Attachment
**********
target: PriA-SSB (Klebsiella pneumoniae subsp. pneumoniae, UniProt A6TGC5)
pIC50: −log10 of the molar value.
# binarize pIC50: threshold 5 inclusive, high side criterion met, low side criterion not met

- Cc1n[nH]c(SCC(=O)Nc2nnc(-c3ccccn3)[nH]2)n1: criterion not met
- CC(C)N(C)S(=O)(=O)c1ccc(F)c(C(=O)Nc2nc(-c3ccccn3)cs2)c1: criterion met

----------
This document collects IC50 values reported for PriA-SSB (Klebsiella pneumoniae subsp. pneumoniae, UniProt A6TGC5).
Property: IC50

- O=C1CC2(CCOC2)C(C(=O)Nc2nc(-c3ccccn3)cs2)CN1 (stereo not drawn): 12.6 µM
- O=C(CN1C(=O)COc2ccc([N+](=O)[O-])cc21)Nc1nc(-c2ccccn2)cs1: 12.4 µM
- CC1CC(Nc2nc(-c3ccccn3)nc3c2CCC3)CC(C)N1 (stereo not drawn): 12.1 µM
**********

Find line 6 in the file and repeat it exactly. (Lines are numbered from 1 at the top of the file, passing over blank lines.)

----------